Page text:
The Four Styles of BBQ in the United States

four styles of bbq
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In the United States, there are four styles of BBQ. OK before you start sending me evil messages there are many others but most of the experts (and I am not one of them) talk about the four styles. Two are named after cities and two are named after states but all four represent a good portion of the Midwest and South.

Kansas City Style

Kansas City barbecue is characterized by its use of a wide variety of meat – pork, beef, chicken, turkey, mutton – (and sometimes even fish) and an equally wide variety of methods of preparation. Slow-smoking – traditional barbecue – is the most common method, but dishes cooked by other means, such as grilled chicken, also can be found on the menus of local barbecue restaurants. Just about any type of barbecued meat served in the country’s other barbecue capitals, from Carolina pulled pork to Texas brisket, is served here, though burnt ends – the crusty tips of a brisket of beef or pork – are distinctive to the city.

Barbecue sauce is an integral part of Kansas City barbecue. The sauces found in the region are tomato-based, with sweet, spicy and tangy flavor profiles. Most local restaurants offer several sauce varieties but the staple sauce tends to be both spicy and sweet. Ribs are mostly pork, but also come in beef varieties and can come in a number of different cuts. Burnt ends, the flavorful pieces of meat cut from the ends of a smoked beef or pork brisket, are a popular dish in many Kansas City-area barbecue restaurants. Kansas City barbecue is also known for its many side dishes, including a unique style of baked beans, French fries, cole slaw, and other soul food staples.

Memphis Style

Like many southern varieties of barbecue, Memphis-style barbecue is mostly made using pork, usually ribs and shoulders, though many restaurants will still serve beef and chicken. Memphis-style barbecue is slow cooked in a pit and ribs can be prepared either “dry” or “wet”. “Dry” ribs are covered with a dry rub consisting of salt and various spices before cooking, and are normally eaten without sauce. “Wet” ribs are brushed with sauce before, during, and after cooking.

Carolina Style

Carolina barbecue is usually pork, served pulled, shredded, or chopped, but sometimes sliced. It may also be rubbed with a spice mixture before smoking and mopped with a spice and vinegar liquid during smoking. It is probably the oldest form of American barbecue. The wood used is usually a hardwood such as oak or hickory.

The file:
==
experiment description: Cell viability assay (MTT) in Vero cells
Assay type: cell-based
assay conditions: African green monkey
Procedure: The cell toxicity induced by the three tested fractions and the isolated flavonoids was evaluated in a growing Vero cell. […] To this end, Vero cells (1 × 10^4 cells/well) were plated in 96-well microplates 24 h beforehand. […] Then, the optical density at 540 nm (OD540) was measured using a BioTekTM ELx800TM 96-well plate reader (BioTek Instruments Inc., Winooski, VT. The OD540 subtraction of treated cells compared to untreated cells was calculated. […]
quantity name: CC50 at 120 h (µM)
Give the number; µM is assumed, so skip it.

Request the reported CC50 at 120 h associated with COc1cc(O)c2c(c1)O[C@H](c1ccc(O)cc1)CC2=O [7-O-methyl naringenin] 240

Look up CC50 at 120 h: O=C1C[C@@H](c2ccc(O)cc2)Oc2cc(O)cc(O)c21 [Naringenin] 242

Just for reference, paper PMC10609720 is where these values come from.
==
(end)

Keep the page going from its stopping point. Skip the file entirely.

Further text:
Two styles predominate in different parts of North Carolina. Eastern North Carolina barbecue is normally made by the use of the “whole hog”, where the entire pig is barbecued and the meat from all parts of the pig are chopped and mixed together. Eastern North Carolina barbecue uses a thin sauce made of vinegar and spices (often simply cayenne pepper). Western North Carolina barbecue is made from only the pork shoulder, which is mainly dark meat, and uses a vinegar-based sauce that includes the addition of varying amounts of tomato. Western North Carolina barbecue is also known as Lexington barbecue, after the town of Lexington, North Carolina in which the style comes from, home to many barbecue restaurants and a large barbecue festival, the Lexington Barbecue Festival.

South Carolina has three regional styles. In western parts of the state, along the Savannah River, a peppery tomato or ketchup-based sauce is common. The central part of the state (the Midlands), barbecue is characterized by the use of a yellow “Carolina Gold” sauce, made from a mixture of yellow mustard, vinegar, brown sugar and other spices. Then there is the coastal “Pee Dee” region, they use the whole hog and use a spicy, watery, vinegar-and-pepper sauce. In the Piedmont area of the state shoulders, hams, or Boston butts are used.

Texas Style

Texas barbecue traditions can be divided into four general styles: East Texas, Central Texas, South Texas, and West Texas. The Central and East Texas varieties are generally the most well-known. In a 1973 Texas Monthly article, Author Griffin Smith, Jr., described the dividing line between the two styles as “a line running from Columbus and Hearne northward between Dallas and Fort Worth”.

Additionally, in deep South Texas and along the Rio Grande valley, a Mexican style of meat preparation known as barbacoa can be found. In Spanish, the word barbacoa means “barbecue”, though in English it is often used specifically to refer to Mexican varieties of preparation.

Generally speaking, the different Texas barbecue styles are distinguished as follows:

  • East Texas style: The beef is slowly cooked to the point that it is “falling off the bone.” It is typically cooked over hickory wood and marinated in a sweet, tomato-based sauce.
  • Central Texas style: The meat is rubbed with spices and cooked over indirect heat from pecan or oak wood.
  • West Texas style: The meat is cooked over direct heat from mesquite wood.
  • South Texas style: Features thick, molasses-like sauces that keep the meat very moist.

The barbacoa tradition is somewhat different from all of these. Though beef may be used, goat or sheep meat are common as well (sometimes the entire animal may be used). In its most traditional form, barbacoa is prepared in a hole dug in the ground and covered with maguey leaves.